A fifth embodiment of the present invention is a modification of the fourth embodiment. While the resistor R66 is connected between the drain portion of the bias control transistor FET 63 and the power supply in the fourth embodiment, according to the fifth embodiment, a second bias control transistor FET 73 formed of an enhancement mode type junction field effect transistor is connected instead of the resistor R66 as shown in the DC equivalent circuit of FIG. 14 and in consideration of a high frequency characteristic shown in FIG. 15.

To be more concrete, a gate portion of a biased transistor FET 72 is connected through a first resistor R71 to a gate portion of the bias control transistor FET 71, and a drain portion of the biased transistor FET 72 is connected to the power supply and its source portion is grounded directly. A gate portion of the bias control transistor FET 71 is short-circuited to the drain portion of the bias control transistor FET 71. The drain portion of the bias control transistor FET 71 is connected to a source portion of a second bias control FET 73, and the source portion of the bias control transistor FET 71 is grounded. A gate portion of the second bias control transistor FET 73 is connected to the drain portion of the biased transistor FET 72 by way of the second resistor R72. A drain portion of the second bias control transistor FET 73 is connected to the power supply to which the drain portion of the biased transistor FET 72 is connected.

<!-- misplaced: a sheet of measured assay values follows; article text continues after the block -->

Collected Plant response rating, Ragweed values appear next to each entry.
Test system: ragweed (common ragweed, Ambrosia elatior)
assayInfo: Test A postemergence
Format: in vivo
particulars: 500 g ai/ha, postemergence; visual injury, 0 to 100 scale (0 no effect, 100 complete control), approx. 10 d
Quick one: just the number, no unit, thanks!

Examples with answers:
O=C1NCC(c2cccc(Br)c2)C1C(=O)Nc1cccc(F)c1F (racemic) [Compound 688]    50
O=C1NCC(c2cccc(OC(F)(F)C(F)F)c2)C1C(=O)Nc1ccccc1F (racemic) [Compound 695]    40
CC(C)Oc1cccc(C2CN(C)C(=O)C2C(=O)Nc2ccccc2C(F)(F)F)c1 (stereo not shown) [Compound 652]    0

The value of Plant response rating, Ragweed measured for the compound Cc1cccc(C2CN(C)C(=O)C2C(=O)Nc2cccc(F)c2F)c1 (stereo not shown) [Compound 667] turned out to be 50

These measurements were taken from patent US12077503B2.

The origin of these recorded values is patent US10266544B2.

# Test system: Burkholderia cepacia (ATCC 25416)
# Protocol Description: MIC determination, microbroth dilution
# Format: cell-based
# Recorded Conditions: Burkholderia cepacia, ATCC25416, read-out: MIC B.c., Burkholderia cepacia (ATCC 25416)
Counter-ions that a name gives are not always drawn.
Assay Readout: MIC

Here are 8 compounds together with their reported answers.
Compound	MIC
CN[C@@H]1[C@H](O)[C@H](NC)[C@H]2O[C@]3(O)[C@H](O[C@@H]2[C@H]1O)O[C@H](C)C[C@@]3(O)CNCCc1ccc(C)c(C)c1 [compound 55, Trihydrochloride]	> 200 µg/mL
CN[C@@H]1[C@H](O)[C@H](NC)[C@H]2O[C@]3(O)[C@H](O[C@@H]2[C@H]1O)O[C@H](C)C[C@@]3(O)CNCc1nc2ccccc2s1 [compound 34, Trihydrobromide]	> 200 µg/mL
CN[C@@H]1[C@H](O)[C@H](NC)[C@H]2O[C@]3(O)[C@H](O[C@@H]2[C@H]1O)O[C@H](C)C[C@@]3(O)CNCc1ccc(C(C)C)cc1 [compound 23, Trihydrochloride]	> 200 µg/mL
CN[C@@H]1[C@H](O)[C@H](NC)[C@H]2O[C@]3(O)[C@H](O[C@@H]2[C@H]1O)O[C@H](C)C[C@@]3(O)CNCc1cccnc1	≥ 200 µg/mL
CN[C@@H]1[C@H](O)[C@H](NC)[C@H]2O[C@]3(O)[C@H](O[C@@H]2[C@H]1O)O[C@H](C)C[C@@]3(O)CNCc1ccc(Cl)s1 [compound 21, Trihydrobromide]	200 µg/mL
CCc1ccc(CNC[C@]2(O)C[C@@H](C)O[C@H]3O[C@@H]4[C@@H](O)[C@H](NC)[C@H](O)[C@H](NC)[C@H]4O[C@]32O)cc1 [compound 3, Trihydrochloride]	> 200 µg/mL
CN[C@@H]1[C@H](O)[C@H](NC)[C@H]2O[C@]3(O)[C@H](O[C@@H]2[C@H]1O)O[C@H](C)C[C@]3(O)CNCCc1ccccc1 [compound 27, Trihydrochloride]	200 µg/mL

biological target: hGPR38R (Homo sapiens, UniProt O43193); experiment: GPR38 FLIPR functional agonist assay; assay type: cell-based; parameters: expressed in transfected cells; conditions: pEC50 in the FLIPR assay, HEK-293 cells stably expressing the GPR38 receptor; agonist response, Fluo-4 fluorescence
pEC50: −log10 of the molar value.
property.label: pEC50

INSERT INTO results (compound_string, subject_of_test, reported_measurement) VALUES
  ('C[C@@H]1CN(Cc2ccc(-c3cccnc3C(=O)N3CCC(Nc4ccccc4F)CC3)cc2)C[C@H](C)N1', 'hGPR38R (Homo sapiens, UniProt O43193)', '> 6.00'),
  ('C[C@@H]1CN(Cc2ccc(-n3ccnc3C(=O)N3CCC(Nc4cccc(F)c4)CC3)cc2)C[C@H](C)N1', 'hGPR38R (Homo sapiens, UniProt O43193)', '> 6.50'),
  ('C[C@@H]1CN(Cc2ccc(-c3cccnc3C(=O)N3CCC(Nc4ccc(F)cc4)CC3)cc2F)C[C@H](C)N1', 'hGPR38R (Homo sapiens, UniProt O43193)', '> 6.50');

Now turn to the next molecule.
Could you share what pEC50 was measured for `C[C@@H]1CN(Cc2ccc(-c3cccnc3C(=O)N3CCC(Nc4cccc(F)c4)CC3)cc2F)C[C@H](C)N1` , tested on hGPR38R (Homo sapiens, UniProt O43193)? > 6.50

Operation of the bias stabilizing circuit of this embodiment will be described in association with the equivalent circuit of the bias stabilizing circuit of the current mirror type shown in FIG. 14 and with reference to FIG. 15. When temperatures of a bias control transistor FET 74 and a biased transistor FET 75 rise, the threshold voltages VTH1 and VTH2 of the bias control transistor FET 74 and the biased transistor FET 75 are lowered so that drain currents Id1, Id2 flowing through the bias control transistor FET 74 and the biased transistor FET 75 are increased. As a consequence, a voltage drop across a second resistor R74 becomes large and the gate voltage of a second bias control transistor FET 76 is lowered, thereby a resistance value of the second bias control transistor FET 76 being increased. Consequently, a potential Vds1 between the drain portion and the source portion of the bias control transistor FET 74 is lowered. Since the drain portion and the gate portion of the bias control transistor FET 74 are short-circuited as described above, a potential Vgs1 between the gate portion and the source portion of the bias control transistor FET 74 is lowered as the potential Vds1 is lowered. As a consequence, the feedback is effected so as to decrease the drain current Id1 flowing the bias circuit, thereby suppressing the fluctuation of the drain current Id1.